Today, the terms ‘risky’ and ‘mortgage’ generally don’t appear together all that often. Burned by the recent four-year economic downturn, many homeowners are risk averse and desperate to avoid the high-risk, high-fee, and high probability of foreclosure loans that many banks have touted. It’s one of the end results of the world’s largest recession in recent history, and it’s biting buyers very hard.
But despite this, there is occasionally good reason to invest in loans that are risky, difficult, and a great deal less secure than their fixed-rate counterparts. From variable interest rate loans – called ‘adjustable rate’ mortgages by many – to loans that only ever cover the mortgage’s interest, many home and commercial property buyers today are looking at riskier loans than many other people.
Part of this is down to the recovering economy. With greater amounts of capital gained from investments in the stock market and equity markets, many buyers are prioritizing investments substantially more than they are property purchases. Likewise, with many jobs now paid on a performance basis, a number of workers are looking for mortgages that work with their income.
For these people, interest only home loans are a valid and fairly worthwhile idea. Unlike fixed-rate home loans, which require a constant series of repayments at a set interest rate, or variable rate and adjustable rate mortgages, which have a fixed rate period and a later amount of variable repayment rates, interest only home loans require the repayment only of the loan’s interest in its early stages.
The benefits of this type of loan are numerous, particularly for homeowners that would like to keep their initial payments on the low end. Just as an adjustable rate mortgage has an initial period of low interest rates – often fixed at a lower rate than the market – all interest only home loans require only the repayment of interest in their first few years. This means that borrowers never repay the loan’s balance in its initial period, allowing them to free up cash for short-term investments.
There are many situations in which this type of loan would be useful for borrowers. For people in a sales role, in which the primary form of compensation is a small salary bolstered by commission, it isn’t uncommon for income levels to be very unstable. One month could net a salesperson a modest income, while the next could bring a massive influx of short-term cash to their bank account.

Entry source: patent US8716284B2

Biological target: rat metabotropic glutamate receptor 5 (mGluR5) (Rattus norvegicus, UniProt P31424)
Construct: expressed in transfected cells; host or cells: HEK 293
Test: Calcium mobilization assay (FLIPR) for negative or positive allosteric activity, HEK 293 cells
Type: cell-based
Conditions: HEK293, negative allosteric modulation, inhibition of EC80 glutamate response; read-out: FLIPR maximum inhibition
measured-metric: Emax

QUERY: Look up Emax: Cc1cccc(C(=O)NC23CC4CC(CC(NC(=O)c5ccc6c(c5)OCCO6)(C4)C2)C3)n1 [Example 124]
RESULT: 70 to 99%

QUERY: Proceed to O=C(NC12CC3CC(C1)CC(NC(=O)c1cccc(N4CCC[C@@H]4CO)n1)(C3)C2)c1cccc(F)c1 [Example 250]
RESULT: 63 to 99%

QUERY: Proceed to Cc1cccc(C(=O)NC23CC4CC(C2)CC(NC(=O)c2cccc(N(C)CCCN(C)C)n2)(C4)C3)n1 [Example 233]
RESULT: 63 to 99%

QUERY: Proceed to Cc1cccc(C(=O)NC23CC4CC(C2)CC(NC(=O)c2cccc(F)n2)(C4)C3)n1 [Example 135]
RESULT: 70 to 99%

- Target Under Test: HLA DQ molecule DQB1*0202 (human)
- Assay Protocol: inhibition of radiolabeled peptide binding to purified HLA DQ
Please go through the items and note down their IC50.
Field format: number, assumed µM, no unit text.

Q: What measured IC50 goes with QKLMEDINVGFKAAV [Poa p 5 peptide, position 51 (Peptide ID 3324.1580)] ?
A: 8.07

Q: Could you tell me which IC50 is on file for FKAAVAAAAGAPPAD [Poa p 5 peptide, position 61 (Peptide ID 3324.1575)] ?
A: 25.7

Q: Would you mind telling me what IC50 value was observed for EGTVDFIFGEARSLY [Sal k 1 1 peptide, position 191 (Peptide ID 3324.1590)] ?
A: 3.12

In this case, the lower monthly repayments of an interest only home loan are beneficial. This is also true for business owners and entrepreneurs, both of whom need access to capital for investments or business-related purchases. With a fixed rate home loan to repay, their capital access could decline, hurting their business. With an interest only home loan, they can manage their business easily.
Finally, investors, particularly those that specialize in high-volume, short-term investments, need a source of short-term capital that’s dependable and isn’t compromised by other expenses. With high-level loan repayments to make, this isn’t a reality. However, with the minimal initial repayments of an interest only home loan, making large investments at a small earnings margin is possible.
However, despite the many advantages of this type of home loan, it certainly isn’t the best option for all borrowers. Just as adjustable rate mortgages were a disaster for some borrowers and a successful choice for others, interest only home loans can vary from good to bad depending on their borrower’s intentions. Many borrowers fail to understand interest only loans, and run into issues as it matures.
Look at any interest rate comparison chart and you’ll see that after the initial interest only period, an interest only loan’s monthly repayments swell to massive levels. A loan that requires only a modest monthly repayment of $1,000 in its early days can quickly grow into a $4,000 monthly monster at a later date, largely due to the growing presence of the loan’s balance alongside its interest payments.
This potential catch has caught out many borrowers, particularly those that invested in an interest only home loan without fully realizing how expensive it can be in the future. Despite this, loans of this type remain a competitive option for many people. This is because of their gradual growth – a non-issue for people that will experience salary and income growth throughout their career.
Finally, there’s a relatively strong temptation to use interest only home loans purely for their role in allowing borrowers to buy a larger home for their money. This is particularly common amongst the new homeowners of the world – people that are attempting to maximize their buying power, often at the expense of their long-term financial health.
If these downsides are avoided, or minimized by the benefits that an interest only home loan gives you as a borrower, an interest only home loan is a smart choice. However, it’s a choice that isn’t the ideal option for most people. Experts estimate that less than one percent of the population gets their best deal from an interest only home loan, and that most are better off with a fixed rate mortgage.
If you’re in that one percent, this type of loan is undoubtedly worth pursuing. However, if you fall into the same category as the bulk of the professional world – with a static income, limited overall investments, and no business to attend to – it’s generally best to look at another type of home loan.